Thursday, February 7, 2013

Metro's 24-car Frankentrain

UPDATE: Predictably, Dan Stessel denied this story to the City Paper.  Doesn't appear as if the reporter cared to press Dan for details of his side of the story. For example, why did it take over two hours to perform what should have been a routine train rescue? 

Remember that time when Metro took riders hostage?

No, not the Great Green Line Charlie Foxtrot of 2013. I'm talking about a few days earlier on Jan. 27 when Metro held 44 people for two hours in a dark, cold train on the Orange Line.

Metro chief spokesman Dan Stessel explained part of the story to the Examiner and said the delays were because Metro used an "abundance of caution."

"It was an extremely long delay, north of two hours for passengers who were on that train," Stessel told the Examiner. "The more important thing for us is that it was handled safely."

For them? Wow. Anyway.

It was not an abundance of caution, but rather an abundance of incompetence that caused the delays, says a Metro source. And not only did those riders pay with two hours of their lives, but we'll all pay for the damage done in the wake of Metro's "solution" to the problem.

Here's what happened, according to a source.

The 8-car train with passengers was heading toward New Carrollton when, between Cheverly and Landover, it suddenly lost all power and came to a stop.

Sadly, Metro loses power all the time, but there were some strange aspects to this power outage.

First of all, two earlier trains also experienced power problems after passing through the same area. Stessel confirmed this to the Examiner, telling the paper those trains made it to Landover and were taken out of service.

This pattern of power loss set off no alarms among Metro officials, and here's where things got interesting.

After the train got stuck outside Cheverly, the third rail checked out fine.  No outages. Full power.

But every single car was without power. The source said it's not uncommon for one car to lose power, but for all of them to be without power and to have the third rail functioning should have initiated some proactive thinking.

But instead of thinking, or checking the tracks, Metro sent another, empty train right through the same problem area toward the stranded train to "rescue" it. In the same location, that train also suddenly lost power and stopped.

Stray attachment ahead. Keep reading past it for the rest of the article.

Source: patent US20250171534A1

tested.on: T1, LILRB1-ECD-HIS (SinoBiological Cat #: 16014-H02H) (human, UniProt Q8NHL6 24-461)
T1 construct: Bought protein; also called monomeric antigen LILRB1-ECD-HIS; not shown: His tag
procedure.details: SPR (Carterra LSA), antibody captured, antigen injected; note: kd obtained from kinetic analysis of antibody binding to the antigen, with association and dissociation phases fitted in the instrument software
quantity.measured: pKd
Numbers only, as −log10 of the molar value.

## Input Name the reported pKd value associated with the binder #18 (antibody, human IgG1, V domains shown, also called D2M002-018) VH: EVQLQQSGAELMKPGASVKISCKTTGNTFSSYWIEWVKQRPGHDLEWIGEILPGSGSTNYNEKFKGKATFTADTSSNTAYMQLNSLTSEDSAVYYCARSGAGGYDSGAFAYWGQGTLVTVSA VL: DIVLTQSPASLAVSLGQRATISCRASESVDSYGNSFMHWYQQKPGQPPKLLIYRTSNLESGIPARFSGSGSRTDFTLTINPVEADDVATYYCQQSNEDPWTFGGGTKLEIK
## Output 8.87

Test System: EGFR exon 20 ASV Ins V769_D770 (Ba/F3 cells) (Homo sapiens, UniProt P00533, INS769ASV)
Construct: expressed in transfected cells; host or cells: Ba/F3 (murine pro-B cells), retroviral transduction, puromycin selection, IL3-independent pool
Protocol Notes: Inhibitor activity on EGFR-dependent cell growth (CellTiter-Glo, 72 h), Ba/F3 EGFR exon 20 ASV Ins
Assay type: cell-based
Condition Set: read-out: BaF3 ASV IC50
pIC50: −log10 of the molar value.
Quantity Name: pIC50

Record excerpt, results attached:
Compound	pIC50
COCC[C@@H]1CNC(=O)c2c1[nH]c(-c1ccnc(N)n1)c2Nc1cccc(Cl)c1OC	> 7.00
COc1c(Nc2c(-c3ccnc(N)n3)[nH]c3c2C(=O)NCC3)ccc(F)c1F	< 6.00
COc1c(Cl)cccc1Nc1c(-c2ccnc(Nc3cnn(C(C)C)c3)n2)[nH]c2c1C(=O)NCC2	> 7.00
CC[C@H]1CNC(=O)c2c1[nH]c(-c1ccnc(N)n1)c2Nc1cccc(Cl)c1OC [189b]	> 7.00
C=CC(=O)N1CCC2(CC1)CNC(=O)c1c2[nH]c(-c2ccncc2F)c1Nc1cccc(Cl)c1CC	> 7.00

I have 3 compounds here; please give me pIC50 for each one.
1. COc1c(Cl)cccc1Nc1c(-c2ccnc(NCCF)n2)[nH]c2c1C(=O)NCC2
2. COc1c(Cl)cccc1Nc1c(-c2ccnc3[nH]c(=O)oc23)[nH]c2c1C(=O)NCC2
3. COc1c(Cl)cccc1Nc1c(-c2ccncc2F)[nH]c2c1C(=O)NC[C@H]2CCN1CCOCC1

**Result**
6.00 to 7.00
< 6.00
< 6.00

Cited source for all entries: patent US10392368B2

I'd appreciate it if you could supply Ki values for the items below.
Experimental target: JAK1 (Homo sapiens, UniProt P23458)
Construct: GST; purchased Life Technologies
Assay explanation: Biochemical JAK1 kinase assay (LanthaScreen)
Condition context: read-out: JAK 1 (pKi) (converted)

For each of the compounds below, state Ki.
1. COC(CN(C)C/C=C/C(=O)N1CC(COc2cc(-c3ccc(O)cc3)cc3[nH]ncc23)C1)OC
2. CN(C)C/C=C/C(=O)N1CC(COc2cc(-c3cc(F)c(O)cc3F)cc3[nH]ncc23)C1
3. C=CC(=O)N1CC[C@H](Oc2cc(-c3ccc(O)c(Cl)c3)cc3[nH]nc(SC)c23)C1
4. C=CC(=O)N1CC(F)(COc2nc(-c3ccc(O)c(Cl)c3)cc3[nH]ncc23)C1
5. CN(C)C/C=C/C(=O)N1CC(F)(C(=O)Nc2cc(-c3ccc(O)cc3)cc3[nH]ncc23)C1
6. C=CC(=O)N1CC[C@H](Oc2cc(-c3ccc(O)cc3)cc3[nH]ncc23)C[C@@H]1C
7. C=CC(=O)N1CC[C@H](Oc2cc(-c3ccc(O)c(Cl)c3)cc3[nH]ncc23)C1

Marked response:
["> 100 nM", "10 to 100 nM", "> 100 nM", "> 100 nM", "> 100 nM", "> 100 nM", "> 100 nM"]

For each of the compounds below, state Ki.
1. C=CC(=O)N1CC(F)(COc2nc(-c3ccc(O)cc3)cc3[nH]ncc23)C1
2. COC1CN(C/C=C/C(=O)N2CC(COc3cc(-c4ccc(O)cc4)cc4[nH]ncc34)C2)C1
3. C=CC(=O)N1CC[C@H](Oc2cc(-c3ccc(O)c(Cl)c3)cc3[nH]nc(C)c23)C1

Metro now had two stranded, powerless trains, and everyone was scratching their heads.

According to the source, the calls started going out to the superintendent, who was at home. The superintendent told a Metro supervisor at New Carrollton to get on another train and come at the two stranded ones from the opposite way. Unfortunately, the employee charged with this task was not qualified to rescue trains.

What did they do?

Probably in an attempt to remedy the situation in the fastest--not the most safe--way possible, they coupled the two disabled trains together, then attached the third train.

He'd assembled a behemoth, 24-car train.

Was it ingenuous thinking on the employee's part?

Unfortunately not.

According to the source, rescue trains should only pull another train of the same length or less. An eight-car train can pull another eight-car train, for example, but six should not pull eight.

In this case Metro had eight cars pulling 16 cars of dead weight. Quite a task.

The source said the strain created a "slinky" effect as the good train huffed and puffed to pull the rest of the dead cars. The train was constantly sputtering under the stress causing the dead cars to bang into one another then pull apart violently destroying or severely damaging many of the couplers, the mechanism the allows cars to lock together. It was enough force to sheer large bolts.

The source said it would take at least 16 man hours just to take off and replace one coupler. They didn't know how long it would take to repair the damaged ones, but they said it would be expensive.

"There were no qualified people on the scene the entire time," said the source.

The train finally limped to safety and the passengers were released.

It was later discovered, as Stessel said (sorta), that there was an obstruction of some kind on the tracks which had clipped off all of the trains' collector shoes, the parts of the train that contacts the third rail. There are two of those per car.

But during the entire episode, no one thought it was a good idea to check out the tracks.

"Losing power like that on a train should have been a huge red flag," the source said. "Nobody asked any questions. They were blindly following standard operating procedures."

The source, who's been at Metro a long time said "24 cars has to be a record."

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